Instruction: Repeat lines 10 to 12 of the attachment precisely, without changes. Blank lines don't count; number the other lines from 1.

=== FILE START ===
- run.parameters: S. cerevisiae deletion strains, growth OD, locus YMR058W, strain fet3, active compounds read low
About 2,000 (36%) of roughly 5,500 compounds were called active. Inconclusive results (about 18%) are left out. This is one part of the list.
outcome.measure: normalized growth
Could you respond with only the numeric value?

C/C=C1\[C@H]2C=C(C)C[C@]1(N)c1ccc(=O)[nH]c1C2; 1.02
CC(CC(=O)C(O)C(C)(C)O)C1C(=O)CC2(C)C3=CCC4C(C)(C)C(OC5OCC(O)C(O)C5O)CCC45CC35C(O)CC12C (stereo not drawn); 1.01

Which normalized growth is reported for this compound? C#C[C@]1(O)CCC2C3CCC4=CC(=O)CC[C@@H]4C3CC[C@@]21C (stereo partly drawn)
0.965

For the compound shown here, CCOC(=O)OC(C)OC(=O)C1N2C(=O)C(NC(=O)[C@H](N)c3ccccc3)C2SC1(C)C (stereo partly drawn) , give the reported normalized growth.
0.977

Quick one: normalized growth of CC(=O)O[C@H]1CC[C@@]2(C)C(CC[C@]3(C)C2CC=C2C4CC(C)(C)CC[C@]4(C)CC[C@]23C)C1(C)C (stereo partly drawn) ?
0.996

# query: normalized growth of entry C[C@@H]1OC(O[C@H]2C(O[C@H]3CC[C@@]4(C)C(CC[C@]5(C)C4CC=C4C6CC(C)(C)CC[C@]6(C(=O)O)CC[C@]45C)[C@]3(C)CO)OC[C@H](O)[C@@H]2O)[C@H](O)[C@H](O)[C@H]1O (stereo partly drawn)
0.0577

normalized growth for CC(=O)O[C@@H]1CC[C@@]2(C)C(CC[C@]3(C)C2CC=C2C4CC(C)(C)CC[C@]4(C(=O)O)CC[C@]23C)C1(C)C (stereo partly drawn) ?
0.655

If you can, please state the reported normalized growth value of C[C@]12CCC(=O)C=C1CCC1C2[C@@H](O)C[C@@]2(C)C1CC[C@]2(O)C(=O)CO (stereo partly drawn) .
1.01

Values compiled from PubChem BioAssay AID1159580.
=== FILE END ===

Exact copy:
0.977

Quick one: normalized growth of CC(=O)O[C@H]1CC[C@@]2(C)C(CC[C@]3(C)C2CC=C2C4CC(C)(C)CC[C@]4(C)CC[C@]23C)C1(C)C (stereo partly drawn) ?
0.996